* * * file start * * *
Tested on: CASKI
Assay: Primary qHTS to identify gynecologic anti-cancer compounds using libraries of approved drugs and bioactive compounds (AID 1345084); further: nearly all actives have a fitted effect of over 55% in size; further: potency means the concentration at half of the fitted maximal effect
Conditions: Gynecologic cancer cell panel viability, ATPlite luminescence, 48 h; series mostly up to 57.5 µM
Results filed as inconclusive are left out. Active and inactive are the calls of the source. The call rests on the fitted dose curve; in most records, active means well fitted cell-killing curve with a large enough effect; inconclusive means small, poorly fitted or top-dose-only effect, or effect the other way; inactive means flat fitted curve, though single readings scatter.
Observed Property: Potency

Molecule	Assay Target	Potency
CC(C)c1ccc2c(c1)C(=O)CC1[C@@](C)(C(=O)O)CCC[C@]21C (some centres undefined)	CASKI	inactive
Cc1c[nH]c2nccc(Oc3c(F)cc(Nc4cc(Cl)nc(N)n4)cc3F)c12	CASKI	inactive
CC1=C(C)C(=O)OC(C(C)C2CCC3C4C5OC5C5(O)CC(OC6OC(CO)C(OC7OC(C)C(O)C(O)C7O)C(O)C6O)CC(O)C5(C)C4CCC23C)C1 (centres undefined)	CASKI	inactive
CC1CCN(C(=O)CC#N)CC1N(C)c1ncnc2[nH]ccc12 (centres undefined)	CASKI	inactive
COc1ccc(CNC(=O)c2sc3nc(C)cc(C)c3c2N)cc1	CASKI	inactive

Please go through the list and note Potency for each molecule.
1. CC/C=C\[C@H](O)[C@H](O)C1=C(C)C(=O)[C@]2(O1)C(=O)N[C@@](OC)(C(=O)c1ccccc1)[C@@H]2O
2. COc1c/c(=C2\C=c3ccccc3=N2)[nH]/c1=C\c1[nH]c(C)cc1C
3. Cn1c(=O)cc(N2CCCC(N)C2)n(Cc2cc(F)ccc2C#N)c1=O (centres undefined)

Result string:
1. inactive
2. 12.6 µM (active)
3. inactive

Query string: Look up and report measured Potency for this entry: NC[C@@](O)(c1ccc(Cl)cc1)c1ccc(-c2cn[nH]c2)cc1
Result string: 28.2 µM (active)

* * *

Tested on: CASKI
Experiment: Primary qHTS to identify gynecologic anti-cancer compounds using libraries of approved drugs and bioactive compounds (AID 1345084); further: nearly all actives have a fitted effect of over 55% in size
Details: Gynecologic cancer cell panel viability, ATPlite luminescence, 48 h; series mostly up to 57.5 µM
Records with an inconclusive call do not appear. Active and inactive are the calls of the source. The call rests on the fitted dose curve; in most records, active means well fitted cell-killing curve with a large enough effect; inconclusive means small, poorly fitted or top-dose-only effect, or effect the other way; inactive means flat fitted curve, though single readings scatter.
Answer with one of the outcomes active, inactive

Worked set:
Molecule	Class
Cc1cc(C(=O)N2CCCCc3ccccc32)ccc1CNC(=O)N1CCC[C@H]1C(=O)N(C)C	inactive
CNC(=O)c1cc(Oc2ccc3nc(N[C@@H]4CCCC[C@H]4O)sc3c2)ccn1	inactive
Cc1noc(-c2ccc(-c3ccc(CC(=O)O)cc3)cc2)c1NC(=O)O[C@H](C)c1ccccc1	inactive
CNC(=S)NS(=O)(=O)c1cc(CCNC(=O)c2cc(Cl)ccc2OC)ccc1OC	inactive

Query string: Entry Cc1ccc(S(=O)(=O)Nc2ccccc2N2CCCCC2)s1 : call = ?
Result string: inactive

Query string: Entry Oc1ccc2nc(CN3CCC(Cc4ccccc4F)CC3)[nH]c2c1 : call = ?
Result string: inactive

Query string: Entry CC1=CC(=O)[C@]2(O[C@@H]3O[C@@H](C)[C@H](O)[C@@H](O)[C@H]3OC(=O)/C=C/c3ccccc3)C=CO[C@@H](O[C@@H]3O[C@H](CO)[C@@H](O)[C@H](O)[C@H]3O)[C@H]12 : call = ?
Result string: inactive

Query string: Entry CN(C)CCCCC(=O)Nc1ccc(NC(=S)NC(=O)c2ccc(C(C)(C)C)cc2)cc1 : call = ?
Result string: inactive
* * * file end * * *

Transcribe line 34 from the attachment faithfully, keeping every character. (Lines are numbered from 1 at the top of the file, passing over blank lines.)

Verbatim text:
Query string: Entry Cc1ccc(S(=O)(=O)Nc2ccccc2N2CCCCC2)s1 : call = ?